The possibility that AI might conclude that humans are a pestilence isn’t all that surprising. Who among us aren’t tempted to reach this conclusion once in a while? Yet even mere logic can impel us to conclude that living by the Golden Rule yields prosperity, health, and security for all. In the story of John Nash, a brilliant mathematician (see the movie “A Beautiful Mind” starring Russell Crowe), he proved mathematically that cooperation beats out competition. Therefore, even logic conspires to support such human values as compassion, inspiration, and ingenuity to mention just a few. For better or worse, humans, however, are not limited by logic and reason. If, AI is constrained by logic, we need to put limits on it just as we regulate countless other machines and processes to a higher standard than mere efficiency.

Consciousness and intelligence are not necessarily synonymous. Intelligence is found everywhere in the universe in forms both organic and inorganic. Matter in its countless forms, though seemingly not self-aware, exhibits amazing intelligence by virtue of its organization, symmetry, beauty  and functionality.

If a perfectly formed human robot comes to me and interacts with me using familiar forms of speech, intelligent responses and questions, and emotions, I might not be able to know, initially, whether it is human or non-human. Intelligence and consciousness are, in practical terms, difficult to separate. My existence may be perfectly obvious to me but to others it can only be proved by whether I breath, speak or move.

But the fact that it is difficult (and at times, impossible) to distinguish human from non-human responses doesn’t preclude the subjective distinction between self-awareness and programmed intelligence. Intuition, which I shall discuss later, can reveal to me that the “person” I am speaking with is a non-human despite outward evidence to the contrary, just as intuition can reveal to me that a person is untruthful despite being a clever liar. Only consciousness can detect consciousness separate from its manifestations or lack thereof.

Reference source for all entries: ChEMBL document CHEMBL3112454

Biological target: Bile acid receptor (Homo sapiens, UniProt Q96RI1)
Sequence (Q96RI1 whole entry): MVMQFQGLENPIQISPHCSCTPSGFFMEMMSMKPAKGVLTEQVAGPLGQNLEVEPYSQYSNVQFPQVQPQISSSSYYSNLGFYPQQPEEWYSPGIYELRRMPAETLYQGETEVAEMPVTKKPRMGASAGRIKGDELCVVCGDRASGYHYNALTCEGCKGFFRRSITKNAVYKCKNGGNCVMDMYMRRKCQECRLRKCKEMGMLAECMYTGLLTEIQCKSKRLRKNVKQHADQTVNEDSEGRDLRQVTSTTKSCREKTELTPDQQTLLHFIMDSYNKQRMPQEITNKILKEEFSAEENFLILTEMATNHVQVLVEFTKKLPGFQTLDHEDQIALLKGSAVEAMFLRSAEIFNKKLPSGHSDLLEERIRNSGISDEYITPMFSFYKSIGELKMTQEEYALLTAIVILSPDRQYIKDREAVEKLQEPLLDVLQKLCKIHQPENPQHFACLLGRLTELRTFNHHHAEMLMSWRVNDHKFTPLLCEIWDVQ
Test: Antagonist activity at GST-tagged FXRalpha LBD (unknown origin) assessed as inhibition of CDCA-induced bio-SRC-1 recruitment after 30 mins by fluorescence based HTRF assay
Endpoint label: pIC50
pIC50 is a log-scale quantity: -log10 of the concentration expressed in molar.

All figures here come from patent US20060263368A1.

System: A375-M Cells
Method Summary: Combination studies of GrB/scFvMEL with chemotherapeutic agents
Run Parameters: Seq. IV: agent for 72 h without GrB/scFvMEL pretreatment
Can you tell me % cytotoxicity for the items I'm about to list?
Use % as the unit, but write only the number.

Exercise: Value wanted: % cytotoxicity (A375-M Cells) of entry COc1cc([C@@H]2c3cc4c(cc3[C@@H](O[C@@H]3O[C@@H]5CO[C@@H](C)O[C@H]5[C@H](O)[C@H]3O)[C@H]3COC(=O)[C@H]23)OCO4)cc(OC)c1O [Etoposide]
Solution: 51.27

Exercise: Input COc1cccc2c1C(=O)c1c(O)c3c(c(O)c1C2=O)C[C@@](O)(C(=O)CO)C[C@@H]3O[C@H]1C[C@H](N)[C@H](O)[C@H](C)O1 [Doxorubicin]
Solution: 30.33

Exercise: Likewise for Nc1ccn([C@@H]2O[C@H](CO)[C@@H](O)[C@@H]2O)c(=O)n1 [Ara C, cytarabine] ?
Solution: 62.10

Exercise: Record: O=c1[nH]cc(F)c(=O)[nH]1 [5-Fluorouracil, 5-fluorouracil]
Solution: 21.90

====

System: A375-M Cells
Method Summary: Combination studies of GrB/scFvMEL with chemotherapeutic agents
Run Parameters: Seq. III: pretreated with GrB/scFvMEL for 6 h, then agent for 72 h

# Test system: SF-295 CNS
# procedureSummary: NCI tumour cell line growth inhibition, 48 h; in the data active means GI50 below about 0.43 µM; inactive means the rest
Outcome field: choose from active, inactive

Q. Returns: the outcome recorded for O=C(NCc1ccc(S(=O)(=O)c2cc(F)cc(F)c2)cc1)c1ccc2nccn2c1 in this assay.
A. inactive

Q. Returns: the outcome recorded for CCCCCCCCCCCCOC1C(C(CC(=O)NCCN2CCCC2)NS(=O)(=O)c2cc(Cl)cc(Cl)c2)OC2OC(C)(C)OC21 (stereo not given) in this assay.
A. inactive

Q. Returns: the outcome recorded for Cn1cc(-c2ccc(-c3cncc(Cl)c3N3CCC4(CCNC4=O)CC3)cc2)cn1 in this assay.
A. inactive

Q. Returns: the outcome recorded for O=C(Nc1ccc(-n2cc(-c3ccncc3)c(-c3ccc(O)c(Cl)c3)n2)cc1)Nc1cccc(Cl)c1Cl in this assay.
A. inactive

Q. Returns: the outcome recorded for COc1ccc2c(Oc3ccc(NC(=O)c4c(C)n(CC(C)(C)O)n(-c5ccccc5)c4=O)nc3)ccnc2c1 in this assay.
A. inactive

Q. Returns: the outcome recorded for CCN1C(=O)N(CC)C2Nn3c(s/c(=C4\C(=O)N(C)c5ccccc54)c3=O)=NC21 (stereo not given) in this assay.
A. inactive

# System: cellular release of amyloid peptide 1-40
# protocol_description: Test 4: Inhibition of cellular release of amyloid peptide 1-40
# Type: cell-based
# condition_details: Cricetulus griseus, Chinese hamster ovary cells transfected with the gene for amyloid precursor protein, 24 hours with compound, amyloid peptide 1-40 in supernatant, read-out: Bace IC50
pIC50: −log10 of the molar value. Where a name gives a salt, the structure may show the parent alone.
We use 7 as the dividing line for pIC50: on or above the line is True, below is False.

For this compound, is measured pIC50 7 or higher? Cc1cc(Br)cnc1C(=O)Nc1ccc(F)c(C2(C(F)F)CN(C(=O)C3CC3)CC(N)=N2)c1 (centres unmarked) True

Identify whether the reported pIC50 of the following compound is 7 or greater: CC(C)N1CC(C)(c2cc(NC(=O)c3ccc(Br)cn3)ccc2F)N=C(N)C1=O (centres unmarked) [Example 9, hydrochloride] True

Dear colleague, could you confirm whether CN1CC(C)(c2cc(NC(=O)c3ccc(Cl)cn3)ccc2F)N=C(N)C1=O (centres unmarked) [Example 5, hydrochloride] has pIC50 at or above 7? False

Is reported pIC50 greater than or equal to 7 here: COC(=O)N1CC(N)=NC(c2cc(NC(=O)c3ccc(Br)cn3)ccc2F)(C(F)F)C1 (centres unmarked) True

I read an article a year or two ago about how very simple robotic pets were popular among older Japanese. Some say that human-like robots may become human companions someday, even romantic partners. Well, even real human romantic partners have their shortcomings, and the satisfaction of human romance in any case will fade no matter what form the partner takes. At least the robotic ones might fulfill one’s fantasies more consistently. So fine. We humans can obsess over just about anything but just as quickly we tire of predictability or we desire change or novelty. This possibility, in other words, proves little except perhaps the shallowness of human beings.

Let’s explore this self-aware I AM from another angle. Where do ideas come from? We can say legitimately that “I had an idea.” But upon reflection, and only a little is required, the more correct way of reporting my experience is to say, “An idea came into my mind.” Or, more naturally, “An idea came to me.”

Would a robot have ideas randomly appearing in its circuits? A robot will of course come up with ideas, but I assume only when it is seeking them using its electronic processing abilities. Those who scoff at the potential offered by the existence of intuition may say that our ideas are but a clever reconstitution of information known, perhaps stored in the subconscious mind, like a kind of hard disk. In this view, a robot might conceivably come up with some interesting and clever ideas by sorting out everything it can find on the problem but is this how all new ideas are formed? Many ideas, yes, surely have their source in the subconscious mind, but all?

Did the symphonies of Mozart, the poetry of Rumi, and scriptures of the world have their source in re-arranging past impressions or known facts, like making a soup out of whatever you have on hand? While it is true that music derives from the same basic notes, will a machine be able to match Beethoven’s Ninth? Can a robot produce works of genius or reveal inspiration that is so beyond present knowledge or art that it seems to come from heaven above?

Einstein is said to have received the idea of E=mc2 in a flash, an image, if I recall, of someone riding a bullet. In “Talks with Great Composers” by Arthur Abell, the composers report “receiving” their musical inspirations rather than crafting them. Can great art or science be replicated by a machine?